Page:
Rift seems to be widening between the two pro-hockey groups of women

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Angela James, Hockey Hall of Fame member, opened what could be a growing rift between North America’s top two women’s professional hockey teams on the eve of joining a new ownership group of Premier Hockey Federation’s Toronto Six.

James posted a long note on a Facebook group page days before the PHF announced the sale. She accused the Professional Women’s Hockey Players’ Association of stifling the sport’s growth due to its refusal to unite. Saroya Tinker , a Six player, republished her message on her Twitter account.

“Right now I am so disappointed in PWHPA. James wrote, “Who’s interest are you protecting?”

She said, “Why don’t you try to work out these differences rather than suppressing and handcuffing elite women’s hockey athletes in the advancement of the pro-game already made?” “Women’s Hockey is more than the PHF or the PWHPA. Together we can make history.”

James, who was an assistant coach for the Six this season, stated that she was speaking on her personal terms and didn’t realize she was part the group that bought the Toronto franchise. Bernice Carnegie, cochair of the Carnegie Initiative, was also part of the ownership group.

Liz Knox, a PWHPA adviser, responded to James’ criticism. Knox tweeted Sunday without mentioning James. She stated that “management, coaches and front office (etc.) speak on behalf of players’ experiences instead of supporting players’ voice. This is precisely why the PWHPA was created.”

The Six’s sale to a group that was praised for its diversity was overshadowed by the back and forth.

James is Canada’s only Black national team captain. Nolan, who was the NHL’s Coach of the Year with the 1996-97 Buffalo Sabres is a member the First Nation’s Ojibwe tribe. Hockey Equality is headed by Stewart, whose Jamaican father is also from Jamaica.

The group bought the Six team from BTM Partners. Six was established as an expansion franchise in two years.

The PHF was formerly called the National Women’s Hockey League. It was rebranded last summer. Established in 2015, it is North America’s only professional women’s hockey league. The PHF will expand its roster from six to eight teams next season, offer health care and more than double its salary cap at $750,000 per team.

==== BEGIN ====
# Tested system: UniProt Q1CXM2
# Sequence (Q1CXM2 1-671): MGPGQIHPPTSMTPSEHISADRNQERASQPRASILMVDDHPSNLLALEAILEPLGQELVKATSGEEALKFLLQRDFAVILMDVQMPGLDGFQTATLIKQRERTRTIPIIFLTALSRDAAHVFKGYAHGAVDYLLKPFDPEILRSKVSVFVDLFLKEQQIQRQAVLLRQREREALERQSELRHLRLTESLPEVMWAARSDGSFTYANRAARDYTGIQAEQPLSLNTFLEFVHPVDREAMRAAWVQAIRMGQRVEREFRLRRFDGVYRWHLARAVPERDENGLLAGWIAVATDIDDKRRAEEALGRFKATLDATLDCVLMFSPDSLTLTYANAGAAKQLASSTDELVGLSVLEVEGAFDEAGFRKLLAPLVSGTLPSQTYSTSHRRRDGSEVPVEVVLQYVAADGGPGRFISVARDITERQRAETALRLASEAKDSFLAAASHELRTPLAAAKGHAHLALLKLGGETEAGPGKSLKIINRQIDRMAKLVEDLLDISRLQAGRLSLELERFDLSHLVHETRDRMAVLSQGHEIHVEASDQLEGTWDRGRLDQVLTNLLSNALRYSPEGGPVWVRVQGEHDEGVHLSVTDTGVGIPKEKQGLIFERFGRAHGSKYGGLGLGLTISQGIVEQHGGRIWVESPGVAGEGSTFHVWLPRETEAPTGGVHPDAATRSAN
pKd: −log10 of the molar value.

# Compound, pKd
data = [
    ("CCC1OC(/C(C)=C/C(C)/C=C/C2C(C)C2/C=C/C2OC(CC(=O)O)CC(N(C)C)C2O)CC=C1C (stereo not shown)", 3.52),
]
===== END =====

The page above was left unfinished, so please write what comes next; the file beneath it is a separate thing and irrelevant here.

A majority of the PWHPA members are Canadian and U.S national team players. It was established in May 2019, following the dissolution of the Canadian Women’s Hockey League.

Since then, the two organizations have been at odds. PWHPA members are reluctant to play for the NWHL’s former commissioner Dani Rylan Kearney because of differences in Kearney’s management style. Concerns also were raised over the private-investor-backed league’s financial shortfalls. The league cut players’ salaries by half a month after its second season began. It was also criticised for not always covering players’ meals and travel expenses.

Instead, the PWHPA pushed for a league that had a more sustainable economic model and provided better support for players.

The past two week saw signs that the PWHPA was closing in on its goal. Talks intensified with selected NHL teams as well as major corporate sponsors to create a league within the next one year.

PHF has been undergoing a series transformations over the past two-years. The league has a new business model and its teams are now owned by independent entities. It is also headed up by a board.

Yet, there are still questions after Commissioner Ty Tumminia stated that she resigned after this season. She had overseen much of the PHF’s transformation. Tumminia, who was the franchise’s first chairwoman, will also be leaving the league.

James asked the PHF what the PWHPA would like. He cited the $25 million pledged by league owners over the next three years to raise salaries, improve infrastructure, and add health care.

James wrote that “they have already agreed to all of the PWHPA’s wish lists to my knowledge, and still not enough.” “Let’s combine our resources to benefit the game and let everyone forget their egos.”